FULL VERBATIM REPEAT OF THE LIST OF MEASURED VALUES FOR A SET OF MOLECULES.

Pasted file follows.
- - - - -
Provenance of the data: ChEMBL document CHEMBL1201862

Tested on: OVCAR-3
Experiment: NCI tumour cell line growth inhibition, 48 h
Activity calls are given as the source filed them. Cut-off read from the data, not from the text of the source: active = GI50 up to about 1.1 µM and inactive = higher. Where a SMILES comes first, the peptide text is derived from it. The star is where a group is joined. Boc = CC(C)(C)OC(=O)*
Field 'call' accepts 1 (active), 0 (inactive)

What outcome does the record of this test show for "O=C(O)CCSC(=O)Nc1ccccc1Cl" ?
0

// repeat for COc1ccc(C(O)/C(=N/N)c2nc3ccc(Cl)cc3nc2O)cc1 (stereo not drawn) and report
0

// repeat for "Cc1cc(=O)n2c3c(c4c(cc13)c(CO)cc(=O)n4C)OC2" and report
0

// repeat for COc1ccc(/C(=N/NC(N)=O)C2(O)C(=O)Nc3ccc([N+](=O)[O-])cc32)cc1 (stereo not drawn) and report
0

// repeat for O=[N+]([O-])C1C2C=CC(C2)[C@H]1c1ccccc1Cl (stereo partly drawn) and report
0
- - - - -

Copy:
Provenance of the data: ChEMBL document CHEMBL1201862

Tested on: OVCAR-3
Experiment: NCI tumour cell line growth inhibition, 48 h
Activity calls are given as the source filed them. Cut-off read from the data, not from the text of the source: active = GI50 up to about 1.1 µM and inactive = higher. Where a SMILES comes first, the peptide text is derived from it. The star is where a group is joined. Boc = CC(C)(C)OC(=O)*
Field 'call' accepts 1 (active), 0 (inactive)

What outcome does the record of this test show for "O=C(O)CCSC(=O)Nc1ccccc1Cl" ?
0

// repeat for COc1ccc(C(O)/C(=N/N)c2nc3ccc(Cl)cc3nc2O)cc1 (stereo not drawn) and report
0

// repeat for "Cc1cc(=O)n2c3c(c4c(cc13)c(CO)cc(=O)n4C)OC2" and report
0

// repeat for COc1ccc(/C(=N/NC(N)=O)C2(O)C(=O)Nc3ccc([N+](=O)[O-])cc32)cc1 (stereo not drawn) and report
0

// repeat for O=[N+]([O-])C1C2C=CC(C2)[C@H]1c1ccccc1Cl (stereo partly drawn) and report
0